American Journal of Public Health Research
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American Journal of Public Health Research. 2014, 2(4), 125-135
DOI: 10.12691/ajphr-2-4-2
Open AccessArticle

Providers’ Knowledge of the Guidelines for Intermittent Preventive Treatment for Malaria in Pregnancy: Evidence from Bungoma East District, Kenya

Angela Chepkemoi Ng’etich-Mutulei1, and Tom Odhiambo1

1Health and Social Services, Kenya Red Cross Society, Nairobi, Kenya

Pub. Date: June 18, 2014

Cite this paper:
Angela Chepkemoi Ng’etich-Mutulei and Tom Odhiambo. Providers’ Knowledge of the Guidelines for Intermittent Preventive Treatment for Malaria in Pregnancy: Evidence from Bungoma East District, Kenya. American Journal of Public Health Research. 2014; 2(4):125-135. doi: 10.12691/ajphr-2-4-2

Abstract

Introduction: Intermittent Preventive Treatment for malaria in pregnancy (IPTp) with sulfadoxine-pyrimethamine is a key intervention for malaria prevention. Providers’ knowledge of IPTp guidelines is crucial for effective services and achievement of the Roll Back Malaria target. This study assessed providers’ knowledge of the IPTp guidelines, with a view to contributing towards policy deliberations aimed at improving providers’ knowledge and service quality. Methods: We sourced primary data from 34 providers working in public health facilities, including the district and sub-district hospitals, health centres, and dispensaries. The test items included definition of IPTp; timing of the first IPTp dose; whether women on cotrimoxazole should be given IPTp; as well as whether IPTp can be given with folic acid, among others. Quantitative analysis techniques included frequency distributions and cross-tabulations with Chi Square statistic. Findings: Only one-third (29.4%) of the participants provided correct responses to all the ten test items; hence, were considered to be ‘knowledgeable’ about the guidelines. About 56% of the providers had accessed some training on IPTp, while a significant variation in IPTp knowledge emerged between trained and untrained providers. The study also found significant variation in providers’ knowledge of most guidelines across the cadres as well as across health facility tiers. Interpretation: The failure of about 71% of the providers to state correct responses to all the test items suggests that providers’ knowledge of the guidelines remains low. Trained providers were likely to be more knowledgeable than their untrained counterparts were; clinical officers were likely to be more knowledgeable than community health workers were, while providers at the district hospital were likely to be more knowledgeable than providers at the dispensaries were. The study recommends the need to scale-up in-service training; package and disseminate the guidelines in portable materials; and prioritize training opportunities for lower cadres and providers in lower tier facilities.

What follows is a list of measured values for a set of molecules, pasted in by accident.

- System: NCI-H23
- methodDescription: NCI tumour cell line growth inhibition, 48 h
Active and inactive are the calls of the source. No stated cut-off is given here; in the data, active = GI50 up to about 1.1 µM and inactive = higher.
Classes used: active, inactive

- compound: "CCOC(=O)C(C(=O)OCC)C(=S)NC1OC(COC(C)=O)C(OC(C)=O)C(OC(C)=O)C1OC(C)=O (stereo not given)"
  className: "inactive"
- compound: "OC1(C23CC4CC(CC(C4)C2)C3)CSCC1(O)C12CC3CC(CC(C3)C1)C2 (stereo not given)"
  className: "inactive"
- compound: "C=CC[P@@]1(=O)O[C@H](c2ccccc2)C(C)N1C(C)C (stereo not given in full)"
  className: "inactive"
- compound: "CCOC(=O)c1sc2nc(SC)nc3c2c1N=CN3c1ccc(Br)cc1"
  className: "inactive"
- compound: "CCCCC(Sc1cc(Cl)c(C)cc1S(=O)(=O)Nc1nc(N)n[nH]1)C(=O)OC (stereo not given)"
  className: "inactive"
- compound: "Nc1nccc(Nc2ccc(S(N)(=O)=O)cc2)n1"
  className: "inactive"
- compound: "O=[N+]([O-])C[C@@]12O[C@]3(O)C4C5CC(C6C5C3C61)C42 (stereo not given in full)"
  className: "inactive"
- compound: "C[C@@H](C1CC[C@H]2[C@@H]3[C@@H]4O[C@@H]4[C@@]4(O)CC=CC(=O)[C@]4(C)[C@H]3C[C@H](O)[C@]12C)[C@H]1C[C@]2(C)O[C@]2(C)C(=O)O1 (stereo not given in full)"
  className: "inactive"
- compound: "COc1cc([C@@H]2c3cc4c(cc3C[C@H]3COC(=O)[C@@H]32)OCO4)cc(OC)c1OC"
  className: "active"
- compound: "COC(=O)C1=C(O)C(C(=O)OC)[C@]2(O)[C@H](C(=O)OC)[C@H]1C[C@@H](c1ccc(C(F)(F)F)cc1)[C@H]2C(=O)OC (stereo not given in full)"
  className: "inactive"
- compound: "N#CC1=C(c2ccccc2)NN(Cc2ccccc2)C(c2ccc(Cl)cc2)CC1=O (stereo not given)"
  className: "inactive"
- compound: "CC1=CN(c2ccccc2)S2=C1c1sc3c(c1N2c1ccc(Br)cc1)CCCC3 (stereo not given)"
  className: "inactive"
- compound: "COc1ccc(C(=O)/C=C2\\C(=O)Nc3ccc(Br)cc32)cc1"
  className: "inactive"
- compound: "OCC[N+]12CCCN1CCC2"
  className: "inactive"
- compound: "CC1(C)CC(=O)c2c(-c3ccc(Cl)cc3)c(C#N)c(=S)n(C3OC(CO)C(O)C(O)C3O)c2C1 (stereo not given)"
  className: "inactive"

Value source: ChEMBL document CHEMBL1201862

Keywords:
Intermittent Preventive Treatment Providers' knowledge Pregnancy Malaria Prevention Malaria Control

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